By conducting regular and occasional (pulse) employee surveys, insights and ideas can be gathered about the state and improvement of the employee experience in the organization.
There are always 4 dimensions to consider that are important for increasing employee engagement: Direct supervisors, teams, their own jobs, and the company as a whole.
Pension protests in France and the motivation of older workers: a clear link
Let’s make a small digression at the end of this article. Because we can also see the connection between “retirement anxiety” and low motivation in France: Millions of people are taking to the streets to demonstrate against raising the retirement age. The fierce protests are “only” about the increase from 62 to 64 – which is still quite low by European standards.
There are probably many reasons for the pension protests in France. But one of the most important is the value placed on people in the workplace. Various studies and scholars point to an important connection here: In France in particular, general job satisfaction is low:
- More than 20% of employees in France are “dissatisfied” or even “very dissatisfied” with their job – a (negative) record in the EU and well above the EU average of 14%. Source: EWCS Quality of Work Survey.
- Only 45% of employees in France feel valued, compared to much higher levels in Germany and other European countries. This was pointed out by sociologist Luc Rouban in the Süddeutsche Zeitung (edition of 14.4.2023).
- According to the ADP “People Unboxed” study, 52% of French employees feel misunderstood by their boss – another European record.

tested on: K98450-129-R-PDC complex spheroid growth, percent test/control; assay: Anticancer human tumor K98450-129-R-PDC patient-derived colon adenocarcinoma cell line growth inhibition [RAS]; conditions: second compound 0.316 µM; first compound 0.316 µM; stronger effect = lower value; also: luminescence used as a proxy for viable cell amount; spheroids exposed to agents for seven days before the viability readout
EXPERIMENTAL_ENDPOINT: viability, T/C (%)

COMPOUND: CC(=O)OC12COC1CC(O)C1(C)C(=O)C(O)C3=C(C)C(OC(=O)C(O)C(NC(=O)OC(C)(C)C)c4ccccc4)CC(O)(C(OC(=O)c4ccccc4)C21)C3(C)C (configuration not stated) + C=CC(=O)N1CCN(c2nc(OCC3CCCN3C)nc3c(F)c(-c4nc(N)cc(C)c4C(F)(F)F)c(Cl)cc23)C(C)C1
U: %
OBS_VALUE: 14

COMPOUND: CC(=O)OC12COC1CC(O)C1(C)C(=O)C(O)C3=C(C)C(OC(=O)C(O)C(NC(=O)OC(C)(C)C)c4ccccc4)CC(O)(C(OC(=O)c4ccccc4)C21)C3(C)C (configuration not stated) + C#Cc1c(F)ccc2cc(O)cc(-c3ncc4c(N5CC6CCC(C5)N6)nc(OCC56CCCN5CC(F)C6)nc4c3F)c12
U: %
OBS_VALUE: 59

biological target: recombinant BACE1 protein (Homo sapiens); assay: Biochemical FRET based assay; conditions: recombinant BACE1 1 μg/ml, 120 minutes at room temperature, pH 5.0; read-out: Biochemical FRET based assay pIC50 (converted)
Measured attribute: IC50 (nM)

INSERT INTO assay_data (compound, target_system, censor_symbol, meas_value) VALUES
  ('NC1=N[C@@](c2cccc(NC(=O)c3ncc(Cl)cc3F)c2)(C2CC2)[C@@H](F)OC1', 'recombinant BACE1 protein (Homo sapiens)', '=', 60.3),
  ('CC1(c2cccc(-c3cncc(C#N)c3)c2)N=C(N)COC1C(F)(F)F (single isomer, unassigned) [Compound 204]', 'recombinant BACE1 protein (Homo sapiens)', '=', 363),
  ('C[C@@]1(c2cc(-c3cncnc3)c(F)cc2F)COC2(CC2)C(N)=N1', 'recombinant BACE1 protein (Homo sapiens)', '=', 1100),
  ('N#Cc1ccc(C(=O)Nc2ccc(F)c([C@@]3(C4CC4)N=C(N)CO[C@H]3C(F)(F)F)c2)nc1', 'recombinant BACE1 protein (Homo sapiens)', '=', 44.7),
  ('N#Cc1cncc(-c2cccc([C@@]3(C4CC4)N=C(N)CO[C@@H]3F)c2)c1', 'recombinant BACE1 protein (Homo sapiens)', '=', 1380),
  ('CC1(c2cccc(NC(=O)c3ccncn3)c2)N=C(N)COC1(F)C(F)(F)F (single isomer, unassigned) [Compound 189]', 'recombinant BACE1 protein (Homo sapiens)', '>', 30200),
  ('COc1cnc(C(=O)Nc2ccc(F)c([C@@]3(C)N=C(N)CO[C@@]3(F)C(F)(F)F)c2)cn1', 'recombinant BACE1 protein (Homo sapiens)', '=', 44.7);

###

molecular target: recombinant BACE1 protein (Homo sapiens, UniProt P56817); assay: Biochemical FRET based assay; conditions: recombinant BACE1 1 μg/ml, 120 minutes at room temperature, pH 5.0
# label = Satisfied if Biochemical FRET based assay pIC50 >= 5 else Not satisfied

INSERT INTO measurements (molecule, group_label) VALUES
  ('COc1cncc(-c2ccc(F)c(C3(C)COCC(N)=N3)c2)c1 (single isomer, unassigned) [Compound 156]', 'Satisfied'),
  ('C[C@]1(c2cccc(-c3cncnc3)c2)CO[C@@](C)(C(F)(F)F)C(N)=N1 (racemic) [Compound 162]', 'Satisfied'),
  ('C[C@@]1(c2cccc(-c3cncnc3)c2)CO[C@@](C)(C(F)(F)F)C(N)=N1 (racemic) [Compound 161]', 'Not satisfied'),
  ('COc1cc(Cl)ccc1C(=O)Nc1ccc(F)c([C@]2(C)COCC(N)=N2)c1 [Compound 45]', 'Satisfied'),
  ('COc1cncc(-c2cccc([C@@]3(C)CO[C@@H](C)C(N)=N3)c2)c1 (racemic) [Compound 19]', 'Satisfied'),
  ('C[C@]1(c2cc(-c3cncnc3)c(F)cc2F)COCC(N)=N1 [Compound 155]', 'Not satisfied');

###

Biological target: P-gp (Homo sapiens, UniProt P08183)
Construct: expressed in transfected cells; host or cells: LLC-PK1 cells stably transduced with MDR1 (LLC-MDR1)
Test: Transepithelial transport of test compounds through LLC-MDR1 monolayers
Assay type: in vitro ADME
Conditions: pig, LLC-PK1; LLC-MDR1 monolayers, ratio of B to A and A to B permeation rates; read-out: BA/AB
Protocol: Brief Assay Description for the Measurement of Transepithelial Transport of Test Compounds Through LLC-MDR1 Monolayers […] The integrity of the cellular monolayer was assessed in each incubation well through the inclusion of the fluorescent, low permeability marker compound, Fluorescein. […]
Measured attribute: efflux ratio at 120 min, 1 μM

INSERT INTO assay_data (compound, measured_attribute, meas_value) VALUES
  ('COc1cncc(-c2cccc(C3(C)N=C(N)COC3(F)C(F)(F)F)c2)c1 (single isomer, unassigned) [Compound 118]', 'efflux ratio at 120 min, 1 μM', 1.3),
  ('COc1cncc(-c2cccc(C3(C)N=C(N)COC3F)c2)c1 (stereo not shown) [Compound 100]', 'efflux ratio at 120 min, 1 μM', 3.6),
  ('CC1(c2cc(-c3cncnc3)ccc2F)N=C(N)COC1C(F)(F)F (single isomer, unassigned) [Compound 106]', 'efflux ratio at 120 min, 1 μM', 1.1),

These figures also show on the large scale: If people enjoy their work and feel valued, then something changes – and above all, retirement loses its status as the “last resort.” If frustration gains the upper hand, then the topic of “fun at work” is quickly burned.
- People enjoy going to work again – and work more creatively and “better”
- Companies with positive values in their employee experience show higher growth rates than their competitors
- There are proven correlations between an improved customer experience and positive effects on employee experience.
Conclusion: Motivating older employees – a key challenge for organizations
By treating each other with respect and motivation, people of all ages can become much more “enthusiastic” about their work and activities. These motivated and valued employees stay with the company longer, with many positive effects. And last but not least, the calendar can be used to plan interesting and meaningful activities at work – instead of counting down the days until retirement!